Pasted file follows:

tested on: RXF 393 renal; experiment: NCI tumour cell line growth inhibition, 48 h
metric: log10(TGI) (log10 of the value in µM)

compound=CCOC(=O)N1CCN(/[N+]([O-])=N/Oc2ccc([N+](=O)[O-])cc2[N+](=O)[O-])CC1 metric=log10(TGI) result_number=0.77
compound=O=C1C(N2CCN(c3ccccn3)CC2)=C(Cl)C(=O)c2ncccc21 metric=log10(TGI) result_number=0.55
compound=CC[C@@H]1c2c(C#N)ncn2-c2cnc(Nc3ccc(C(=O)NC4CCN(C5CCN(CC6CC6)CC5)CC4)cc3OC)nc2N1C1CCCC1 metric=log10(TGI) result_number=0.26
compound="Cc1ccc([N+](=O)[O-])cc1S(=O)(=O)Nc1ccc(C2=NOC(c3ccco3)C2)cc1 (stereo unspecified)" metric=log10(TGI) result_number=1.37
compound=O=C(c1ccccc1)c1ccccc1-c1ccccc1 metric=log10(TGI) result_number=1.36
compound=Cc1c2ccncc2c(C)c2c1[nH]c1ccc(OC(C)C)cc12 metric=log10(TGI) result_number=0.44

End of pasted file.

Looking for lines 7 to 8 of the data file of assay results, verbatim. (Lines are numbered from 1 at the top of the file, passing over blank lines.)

compound=O=C(c1ccccc1)c1ccccc1-c1ccccc1 metric=log10(TGI) result_number=1.36
compound=Cc1c2ccncc2c(C)c2c1[nH]c1ccc(OC(C)C)cc12 metric=log10(TGI) result_number=0.44